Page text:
What is “fermentable” fiber ? Some fiber will ferment in the colon, producing compounds that help support colon health, and possibly have other benefits. Most soluble fiber is highly fermentable. Pectins (found in apples and berries) and the fiber in oats are examples of fiber with a large fermentable component. Inulin and oligofructose are also highly fermentable, as is resistant starch.
• Highly fermentable fiber results in poor stool quality. Foods rich in highly fermentable fiber are cabbage, pectin and guar gum.
• Moderately fermentable fiber results in adequate production of short-chain fatty acids and maintains excellent stool quality. Examples of foods rich in moderately fermentable fiber are beet pulp and rice bran.
• Slow fermentable fiber doesn’t result in adequate production of short-chain fatty acids and is found in plant hull cellulose. This type of fiber is helpful in weight management as it increases bulk and thus the dog feels full even though he has consumed lesser amounts of food.
Too much fiber can cause problems as can too little fiber. Just the very nature of EPI and the relationship of fiber with enzymes require that “most” EPI cat and dog patients need to consume lower fiber content in their diet….but depending on the individual animal and what is going on in their gut, some may need a little bit of fiber. And here in lies the conundrum.
Which type of fiber should be avoided ???
Which type of fiber might be needed ???
How much how little ???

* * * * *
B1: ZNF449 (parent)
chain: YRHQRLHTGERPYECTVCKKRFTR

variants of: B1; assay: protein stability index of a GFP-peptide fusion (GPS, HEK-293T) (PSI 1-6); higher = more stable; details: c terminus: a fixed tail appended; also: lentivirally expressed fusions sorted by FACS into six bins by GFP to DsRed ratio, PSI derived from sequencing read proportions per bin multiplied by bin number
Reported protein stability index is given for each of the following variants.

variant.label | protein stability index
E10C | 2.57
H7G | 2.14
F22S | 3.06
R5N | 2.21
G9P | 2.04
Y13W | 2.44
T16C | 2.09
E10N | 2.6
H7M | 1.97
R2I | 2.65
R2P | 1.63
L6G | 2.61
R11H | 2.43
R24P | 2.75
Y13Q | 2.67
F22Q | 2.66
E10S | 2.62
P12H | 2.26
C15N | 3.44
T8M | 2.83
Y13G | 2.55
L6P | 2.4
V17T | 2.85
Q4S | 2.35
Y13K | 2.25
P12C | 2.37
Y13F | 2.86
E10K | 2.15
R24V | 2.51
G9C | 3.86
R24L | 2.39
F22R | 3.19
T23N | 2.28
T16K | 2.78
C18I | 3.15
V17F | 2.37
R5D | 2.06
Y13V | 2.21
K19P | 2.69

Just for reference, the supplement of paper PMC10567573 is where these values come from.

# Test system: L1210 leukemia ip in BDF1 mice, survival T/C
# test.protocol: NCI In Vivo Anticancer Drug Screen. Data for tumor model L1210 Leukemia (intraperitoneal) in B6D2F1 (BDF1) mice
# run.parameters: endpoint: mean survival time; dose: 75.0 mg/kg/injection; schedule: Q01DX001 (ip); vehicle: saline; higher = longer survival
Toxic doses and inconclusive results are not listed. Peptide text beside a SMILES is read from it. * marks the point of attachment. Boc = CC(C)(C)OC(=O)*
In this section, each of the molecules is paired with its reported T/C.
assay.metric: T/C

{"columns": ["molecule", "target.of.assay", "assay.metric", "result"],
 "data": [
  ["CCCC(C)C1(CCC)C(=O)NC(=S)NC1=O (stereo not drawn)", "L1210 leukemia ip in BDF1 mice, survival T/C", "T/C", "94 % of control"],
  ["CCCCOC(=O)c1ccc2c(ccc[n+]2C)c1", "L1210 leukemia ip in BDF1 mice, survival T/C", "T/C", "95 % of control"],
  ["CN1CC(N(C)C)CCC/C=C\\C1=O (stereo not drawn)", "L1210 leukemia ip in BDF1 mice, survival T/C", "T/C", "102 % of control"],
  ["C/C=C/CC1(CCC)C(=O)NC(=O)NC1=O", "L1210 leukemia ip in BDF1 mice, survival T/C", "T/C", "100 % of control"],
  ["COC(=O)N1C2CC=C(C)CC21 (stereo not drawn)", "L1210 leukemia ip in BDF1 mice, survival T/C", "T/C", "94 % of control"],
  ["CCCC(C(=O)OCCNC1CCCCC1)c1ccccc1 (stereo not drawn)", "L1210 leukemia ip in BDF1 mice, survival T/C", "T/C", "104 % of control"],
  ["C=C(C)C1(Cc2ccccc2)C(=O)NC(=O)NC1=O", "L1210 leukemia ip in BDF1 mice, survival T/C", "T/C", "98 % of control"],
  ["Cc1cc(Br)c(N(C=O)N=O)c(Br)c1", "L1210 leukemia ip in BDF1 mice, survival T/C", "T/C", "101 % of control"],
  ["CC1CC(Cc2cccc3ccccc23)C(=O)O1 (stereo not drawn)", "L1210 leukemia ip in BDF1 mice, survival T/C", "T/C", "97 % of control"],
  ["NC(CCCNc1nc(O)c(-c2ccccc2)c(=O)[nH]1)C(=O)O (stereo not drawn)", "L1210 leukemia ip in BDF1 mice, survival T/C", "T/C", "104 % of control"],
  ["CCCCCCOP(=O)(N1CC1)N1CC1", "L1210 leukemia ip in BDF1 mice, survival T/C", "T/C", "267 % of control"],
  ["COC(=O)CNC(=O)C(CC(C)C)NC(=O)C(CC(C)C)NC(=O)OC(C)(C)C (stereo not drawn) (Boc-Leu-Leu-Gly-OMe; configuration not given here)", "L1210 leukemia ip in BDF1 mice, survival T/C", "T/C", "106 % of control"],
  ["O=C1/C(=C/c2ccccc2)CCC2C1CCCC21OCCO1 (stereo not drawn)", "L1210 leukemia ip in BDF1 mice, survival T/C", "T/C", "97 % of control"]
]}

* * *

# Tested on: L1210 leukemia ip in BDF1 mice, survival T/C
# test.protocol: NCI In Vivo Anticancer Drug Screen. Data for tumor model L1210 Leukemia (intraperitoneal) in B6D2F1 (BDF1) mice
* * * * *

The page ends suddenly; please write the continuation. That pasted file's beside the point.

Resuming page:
What do they need it to do ???
Needless to say, this explains why finding the right diet can be so tricky and why veterinarian nutritionists are concerned when we say “grain-free”. It really is not necessarily grain-free but rather low fiber that we should consider for a diet for most (not all) and then even what will depend on the individual animal is which type of fiber (if any) it can tolerate or needs to avoid or include at a low dose.
The overall consensus is that for "most" EPI animal patients do best with a LOW FIBER diet.... and the little bit of fiber that is in these diets most do better with “Soluble” (highly digestible) fiber that is also low in "poorly-fermentable" fiber. But specifically how much and predominantly which one can vary from one EPI pet to another.
This is why it is HIGHLY advisable to do trial and error with food, start with a low 4% or less fiber content food first... and adjust more or less fiber from there. ALWAYS watch the diet output (the poo!), the volume, color, texture and frequency for 3-5 days before implementing the next change to see if the "new" diet appears to be working or not.
We, at epi4dogs, have been able to help most pet owners help their pets achieve a normal well-functioning digestive systems.... most times... the last piece of the puzzle has been finding the right diet. It may take some time, and many tweaks.. all depending on your dog's individual system's requirements.... but it can and has been done with a little bit of patience and a lot of support from others who have found the perfect diet for their EPI pet and are willing to share their experiences with others!
I thought long and hard about how to write about the multitude of possible interactions with fiber and the EPI animal and quite honestly, even I became overwhelmed! But while researching this topic (as I promised to the veterinarian nutritionists that I would do and encourage folks to stop using the “grain-free” term) I did discover that there were a lot of “aha!!!” moments while reading the research. I now better understand why we see so much variance in the diets with these EPI animals… why something works for one but not another…..There is a lot of excellent eye opening info that others might also find of interest. So, I have included the next section of “Interesting Tidbits” regarding this topic. There are also links below at the bottom of this page, from where I gathered much of this information. Please feel free to read the sources in their entirety.
SOME INTERESTING TIDBITS ABOUT FIBER